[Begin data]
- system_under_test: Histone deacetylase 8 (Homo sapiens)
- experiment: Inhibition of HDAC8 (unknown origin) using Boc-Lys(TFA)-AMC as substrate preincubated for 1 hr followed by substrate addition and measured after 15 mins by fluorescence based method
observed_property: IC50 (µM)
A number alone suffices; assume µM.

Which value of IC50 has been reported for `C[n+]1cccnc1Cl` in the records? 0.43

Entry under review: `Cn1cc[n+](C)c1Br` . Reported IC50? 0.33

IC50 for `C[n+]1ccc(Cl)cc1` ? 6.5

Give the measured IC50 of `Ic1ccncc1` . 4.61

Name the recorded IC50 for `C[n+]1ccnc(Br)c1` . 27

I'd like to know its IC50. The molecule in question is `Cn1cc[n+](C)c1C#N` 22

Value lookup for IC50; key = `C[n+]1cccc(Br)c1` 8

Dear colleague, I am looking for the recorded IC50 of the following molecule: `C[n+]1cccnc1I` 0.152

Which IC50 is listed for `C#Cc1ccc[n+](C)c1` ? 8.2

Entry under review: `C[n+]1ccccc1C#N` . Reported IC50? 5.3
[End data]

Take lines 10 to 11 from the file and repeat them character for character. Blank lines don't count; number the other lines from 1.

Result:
I'd like to know its IC50. The molecule in question is `Cn1cc[n+](C)c1C#N` 22

Value lookup for IC50; key = `C[n+]1cccc(Br)c1` 8